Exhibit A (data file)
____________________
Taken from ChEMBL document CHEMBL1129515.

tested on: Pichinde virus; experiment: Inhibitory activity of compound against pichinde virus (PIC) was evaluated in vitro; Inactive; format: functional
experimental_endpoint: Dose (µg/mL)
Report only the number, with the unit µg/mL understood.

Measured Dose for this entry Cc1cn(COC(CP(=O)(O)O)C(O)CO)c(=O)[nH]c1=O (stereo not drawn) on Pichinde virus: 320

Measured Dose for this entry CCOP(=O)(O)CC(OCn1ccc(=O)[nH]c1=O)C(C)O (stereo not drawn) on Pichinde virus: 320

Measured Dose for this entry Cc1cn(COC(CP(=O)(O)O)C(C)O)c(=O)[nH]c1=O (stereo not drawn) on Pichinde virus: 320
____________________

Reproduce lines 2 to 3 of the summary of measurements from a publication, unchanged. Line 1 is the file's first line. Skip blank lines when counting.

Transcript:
tested on: Pichinde virus; experiment: Inhibitory activity of compound against pichinde virus (PIC) was evaluated in vitro; Inactive; format: functional
experimental_endpoint: Dose (µg/mL)